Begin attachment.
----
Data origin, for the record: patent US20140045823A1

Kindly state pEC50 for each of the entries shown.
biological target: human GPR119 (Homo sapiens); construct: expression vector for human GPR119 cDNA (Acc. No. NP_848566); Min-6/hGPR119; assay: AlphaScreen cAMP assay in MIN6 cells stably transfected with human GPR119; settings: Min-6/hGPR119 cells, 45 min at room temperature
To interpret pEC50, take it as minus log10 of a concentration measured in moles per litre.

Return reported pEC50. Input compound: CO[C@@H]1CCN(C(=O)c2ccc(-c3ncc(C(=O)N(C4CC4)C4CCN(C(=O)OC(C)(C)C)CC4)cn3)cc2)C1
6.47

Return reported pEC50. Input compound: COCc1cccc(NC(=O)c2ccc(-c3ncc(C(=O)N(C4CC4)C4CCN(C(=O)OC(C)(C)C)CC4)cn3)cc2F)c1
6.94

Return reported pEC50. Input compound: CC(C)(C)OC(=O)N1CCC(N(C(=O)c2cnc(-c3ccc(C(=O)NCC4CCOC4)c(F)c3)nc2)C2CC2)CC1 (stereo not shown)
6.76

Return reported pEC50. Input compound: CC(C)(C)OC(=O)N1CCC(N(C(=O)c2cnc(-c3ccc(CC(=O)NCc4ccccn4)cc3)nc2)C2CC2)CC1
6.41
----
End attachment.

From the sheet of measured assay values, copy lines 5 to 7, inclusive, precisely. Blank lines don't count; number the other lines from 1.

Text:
Return reported pEC50. Input compound: CO[C@@H]1CCN(C(=O)c2ccc(-c3ncc(C(=O)N(C4CC4)C4CCN(C(=O)OC(C)(C)C)CC4)cn3)cc2)C1
6.47

Return reported pEC50. Input compound: COCc1cccc(NC(=O)c2ccc(-c3ncc(C(=O)N(C4CC4)C4CCN(C(=O)OC(C)(C)C)CC4)cn3)cc2F)c1